State pension changes: how will the new rules affect you?
The state pension is changing. From 2017, retirees will receive a flat-rate weekly pension. This will replace the complicated current system, which sees most people receive the basic state pension and then some top-ups, depending on their circumstances.
There has been a lot of confusion about the new scheme since the government outlined its plans in a White Paper earlier this month. Here, we get to grips with some of your key questions.
What exactly will change?
Instead of receiving the basic state pension - currently £107 a week - plus any further income-related top-ups, all pensioners will be entitled to £144 a week in today's money - so long as they have made at least 35 years worth of national insurance (NI) contributions.
The amount will be reviewed each year to bring it in line with earnings, prices, or 2.5% - whichever is higher.
Will I be eligible for the new scheme?
By 2017, the state pension age will be 64 for women and 65 for men. This means all women born after 6 July 1953 and all men born after 6 April 1952 will be entitled to the flat-rate pension. However, the pension age will rise to 66 for both men and women by 2020 - going up again to 67 by 2028.
Will I benefit?
- Hopefully, the country as a whole will be better off by having a simpler, more transparent system, which should also be cheaper to run in the long run.
- Women who take time out of work to bring up children will benefit because those years will now count towards the NI contributions needed to claim state pension. They also don't have to worry about losing out on any earnings-related top-ups as it will all be replaced by the flat rate.
The government believes around 750,000 women reaching state pension age in the first 10 years after implementation will receive an average of £9 per week of extra pension.
- The self-employed, who were previously only able to claim the basic state pension because they pay less NI, will also get a better deal – assuming they build up 35 years of NI contributions.
Or will I be worse off?
- Anyone retiring after 2017 will have to work five years longer than they would have under the current system because entitlement will depend on 35 years of NI contributions, rather than 30.
- Women who reach state pension age between April 2016 and April 2017 will not only miss out on the more generous flat-rate state pension because of changes to their pension age, but they are already having to deal with working longer. However, men of the same age will be entitled to the new scheme.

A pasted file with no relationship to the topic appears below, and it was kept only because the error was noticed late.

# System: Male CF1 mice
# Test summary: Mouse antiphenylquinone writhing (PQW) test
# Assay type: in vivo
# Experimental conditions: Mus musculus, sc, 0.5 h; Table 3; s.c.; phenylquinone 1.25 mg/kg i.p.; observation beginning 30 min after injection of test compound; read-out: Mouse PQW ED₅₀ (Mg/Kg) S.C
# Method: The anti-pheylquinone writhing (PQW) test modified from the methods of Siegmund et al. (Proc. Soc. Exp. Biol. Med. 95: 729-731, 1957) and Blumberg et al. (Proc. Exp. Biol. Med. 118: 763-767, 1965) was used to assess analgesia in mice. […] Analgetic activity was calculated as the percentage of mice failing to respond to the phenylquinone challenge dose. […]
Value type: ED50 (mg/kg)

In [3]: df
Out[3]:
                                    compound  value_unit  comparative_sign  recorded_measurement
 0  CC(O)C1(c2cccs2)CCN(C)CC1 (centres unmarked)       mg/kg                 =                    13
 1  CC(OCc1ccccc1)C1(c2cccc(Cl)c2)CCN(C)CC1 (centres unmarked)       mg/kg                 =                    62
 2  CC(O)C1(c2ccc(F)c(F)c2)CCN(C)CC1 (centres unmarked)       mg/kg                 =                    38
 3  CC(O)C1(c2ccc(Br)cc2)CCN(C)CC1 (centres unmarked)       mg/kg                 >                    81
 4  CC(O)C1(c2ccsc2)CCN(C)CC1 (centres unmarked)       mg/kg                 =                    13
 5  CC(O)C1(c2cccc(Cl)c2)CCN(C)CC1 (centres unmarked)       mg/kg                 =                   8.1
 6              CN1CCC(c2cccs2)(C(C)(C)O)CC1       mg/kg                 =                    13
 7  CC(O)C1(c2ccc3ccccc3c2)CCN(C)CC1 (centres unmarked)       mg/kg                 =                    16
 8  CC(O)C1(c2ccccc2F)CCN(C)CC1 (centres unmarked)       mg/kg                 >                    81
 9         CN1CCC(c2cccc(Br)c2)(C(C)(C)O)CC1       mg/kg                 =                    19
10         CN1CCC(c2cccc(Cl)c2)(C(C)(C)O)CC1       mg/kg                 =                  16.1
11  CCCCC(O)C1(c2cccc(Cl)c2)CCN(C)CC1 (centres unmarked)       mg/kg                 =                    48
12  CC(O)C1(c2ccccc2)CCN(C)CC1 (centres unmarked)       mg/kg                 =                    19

- Some high earners could have built up a state pension of up to £250 a week, so they would lose out under the new weekly cap of £144.
- Those with fewer than 10 years of service will no longer be entitled to receive a state pension at all.
Those reaching the state retirement age before 2017, and who are entitled to less than £144 a week, will miss out on the more generous flat-rate state pension under the new system. They are not allowed to defer their retirement until the new changes come into effect, either.
I contracted out of the earnings-related pension. How will I be affected?
Pensions savers who contracted out of S2P or SERPS (State Earnings-Related Pension Scheme) - to have more control over their investments or to take their pension earlier - will have a deduction made to their £144 a week pension.
The finer details aren't available yet, but this deduction is unlikely to reduce their pension entitlement below the current basic state pension of £107.45 per week.
A scheme originally established in 1944 to provide protection against sickness and unemployment as well as helping fund the National Health Service (NHS) and state benefits. NI contributions are compulsory and based on a person’s earnings above a certain threshold. There are several classes of NI, but which one an individual pays depends on whether they are employed, self-employed, unemployed or an employer. Payment of Class 1 contributions by employees gives them entitlement to the basic state pension, the additional state pension, jobseeker’s allowance, employment and support allowance, maternity allowance and bereavement benefits. From April 2016, to qualify for the full state pension, individuals will need 35 years’ of NI contributions.